On December 22, the Asahi’s third-party investigative panel published its report on the paper’s reporting on comfort women. The report clearly refutes the charge of fabrication with regard to my articles. To be sure, it presents some qualifications about how the articles were written, but I would like to reiterate that the other papers were reporting similarly at the time.
As a media person, I would like to continue to demonstrate the fact that I am not a “reporter of fabrications.” Nevertheless, the abuse targeting my family and the attacks against my university are clearly criminal acts, acts of “terrorism against expression.” I believe that Shukan Bunshun’s articles and Mr. Nishioka’s statements had the effect of triggering acts of “terrorism” against the freedom of expression of the university and others. For this reason, I have concluded that the two parties who called me a “reporter of fabrications” should be held legally responsible.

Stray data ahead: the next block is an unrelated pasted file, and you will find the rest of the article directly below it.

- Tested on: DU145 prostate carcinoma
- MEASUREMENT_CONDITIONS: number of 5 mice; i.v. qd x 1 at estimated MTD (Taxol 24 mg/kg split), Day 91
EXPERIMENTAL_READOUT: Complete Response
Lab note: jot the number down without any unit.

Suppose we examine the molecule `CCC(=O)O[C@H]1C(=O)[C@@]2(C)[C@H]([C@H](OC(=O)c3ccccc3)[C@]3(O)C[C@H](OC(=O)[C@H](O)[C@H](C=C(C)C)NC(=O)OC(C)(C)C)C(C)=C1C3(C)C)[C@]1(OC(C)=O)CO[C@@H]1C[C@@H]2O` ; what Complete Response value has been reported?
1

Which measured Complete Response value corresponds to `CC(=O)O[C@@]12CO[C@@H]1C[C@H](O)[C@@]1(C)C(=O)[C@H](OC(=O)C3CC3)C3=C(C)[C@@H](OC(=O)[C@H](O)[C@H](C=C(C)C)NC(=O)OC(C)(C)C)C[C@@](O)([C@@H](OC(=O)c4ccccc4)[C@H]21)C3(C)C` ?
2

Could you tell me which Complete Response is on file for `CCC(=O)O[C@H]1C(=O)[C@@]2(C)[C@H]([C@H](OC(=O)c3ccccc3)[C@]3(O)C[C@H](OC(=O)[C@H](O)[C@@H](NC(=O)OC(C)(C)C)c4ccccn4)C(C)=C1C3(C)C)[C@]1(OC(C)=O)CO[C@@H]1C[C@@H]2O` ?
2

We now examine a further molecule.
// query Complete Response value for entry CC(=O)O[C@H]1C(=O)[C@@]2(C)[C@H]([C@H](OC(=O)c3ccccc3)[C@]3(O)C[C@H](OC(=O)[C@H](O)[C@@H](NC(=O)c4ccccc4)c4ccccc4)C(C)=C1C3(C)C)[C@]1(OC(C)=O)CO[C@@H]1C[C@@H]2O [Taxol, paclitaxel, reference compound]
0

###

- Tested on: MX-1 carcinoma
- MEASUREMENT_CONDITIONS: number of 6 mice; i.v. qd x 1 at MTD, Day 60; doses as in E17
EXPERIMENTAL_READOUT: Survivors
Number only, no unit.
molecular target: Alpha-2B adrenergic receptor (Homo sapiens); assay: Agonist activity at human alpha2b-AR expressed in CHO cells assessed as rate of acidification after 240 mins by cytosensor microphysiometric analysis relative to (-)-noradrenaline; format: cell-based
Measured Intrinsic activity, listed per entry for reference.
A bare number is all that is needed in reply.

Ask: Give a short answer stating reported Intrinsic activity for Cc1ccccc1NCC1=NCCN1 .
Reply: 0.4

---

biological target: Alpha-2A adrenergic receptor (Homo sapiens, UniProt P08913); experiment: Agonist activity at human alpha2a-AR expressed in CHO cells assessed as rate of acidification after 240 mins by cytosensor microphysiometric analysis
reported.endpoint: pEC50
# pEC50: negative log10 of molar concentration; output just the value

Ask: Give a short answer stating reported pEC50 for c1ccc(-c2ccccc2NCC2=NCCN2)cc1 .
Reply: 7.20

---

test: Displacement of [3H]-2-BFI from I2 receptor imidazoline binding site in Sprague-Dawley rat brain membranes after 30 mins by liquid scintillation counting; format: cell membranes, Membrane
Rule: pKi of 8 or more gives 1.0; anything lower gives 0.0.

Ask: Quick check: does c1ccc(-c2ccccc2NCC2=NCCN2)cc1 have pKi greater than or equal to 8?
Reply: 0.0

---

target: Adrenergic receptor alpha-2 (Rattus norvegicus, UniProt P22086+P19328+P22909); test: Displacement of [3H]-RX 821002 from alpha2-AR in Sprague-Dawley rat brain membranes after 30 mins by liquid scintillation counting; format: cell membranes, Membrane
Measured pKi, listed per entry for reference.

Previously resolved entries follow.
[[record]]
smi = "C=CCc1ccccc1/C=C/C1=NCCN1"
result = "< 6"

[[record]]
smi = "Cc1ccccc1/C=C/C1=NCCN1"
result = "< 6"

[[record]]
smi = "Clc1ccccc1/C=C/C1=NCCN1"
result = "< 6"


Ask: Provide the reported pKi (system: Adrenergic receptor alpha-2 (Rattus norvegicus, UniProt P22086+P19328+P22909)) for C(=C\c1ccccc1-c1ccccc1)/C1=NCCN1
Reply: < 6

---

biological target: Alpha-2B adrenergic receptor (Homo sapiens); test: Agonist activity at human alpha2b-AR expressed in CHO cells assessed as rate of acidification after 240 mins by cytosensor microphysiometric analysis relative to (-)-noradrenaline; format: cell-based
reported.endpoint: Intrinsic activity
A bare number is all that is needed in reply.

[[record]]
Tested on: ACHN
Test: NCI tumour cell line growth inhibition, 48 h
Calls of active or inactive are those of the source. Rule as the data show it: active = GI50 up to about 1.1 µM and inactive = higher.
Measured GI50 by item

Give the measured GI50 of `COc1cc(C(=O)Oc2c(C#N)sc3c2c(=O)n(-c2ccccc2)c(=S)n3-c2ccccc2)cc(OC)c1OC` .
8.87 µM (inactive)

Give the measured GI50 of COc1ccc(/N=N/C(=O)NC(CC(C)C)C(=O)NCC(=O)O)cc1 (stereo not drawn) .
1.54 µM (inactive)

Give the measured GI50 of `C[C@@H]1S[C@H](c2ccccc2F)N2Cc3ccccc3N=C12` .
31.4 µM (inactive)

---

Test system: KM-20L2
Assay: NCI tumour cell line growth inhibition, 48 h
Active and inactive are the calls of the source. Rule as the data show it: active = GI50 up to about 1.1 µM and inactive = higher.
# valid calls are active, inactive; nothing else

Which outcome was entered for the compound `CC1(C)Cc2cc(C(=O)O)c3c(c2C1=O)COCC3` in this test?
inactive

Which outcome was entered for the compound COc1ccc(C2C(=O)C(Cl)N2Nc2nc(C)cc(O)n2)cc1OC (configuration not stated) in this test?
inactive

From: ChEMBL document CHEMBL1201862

I would also like to demonstrate before the judiciary that I am not a “reporter of fabrications.” And I believe that to have it be widely recognized by society that Hokusei Gakuen is not employing a “reporter of fabrications” is a way to strengthen security at that university.
By being labeled a “reporter of fabrications,” my new life that was to be was wildly derailed. I intend to fight towards the recovery of my reputation and the restoration of that life.
I am not a ‘reporter of fabrications.’ I will not yield before unjustified bashing.
For additional background on Uemura, please see Uemura’s essay (introduction by Tomomi Yamaguchi) Labeled a Reporter Who Fabricated the “Comfort Woman” Issue: A Rebuttal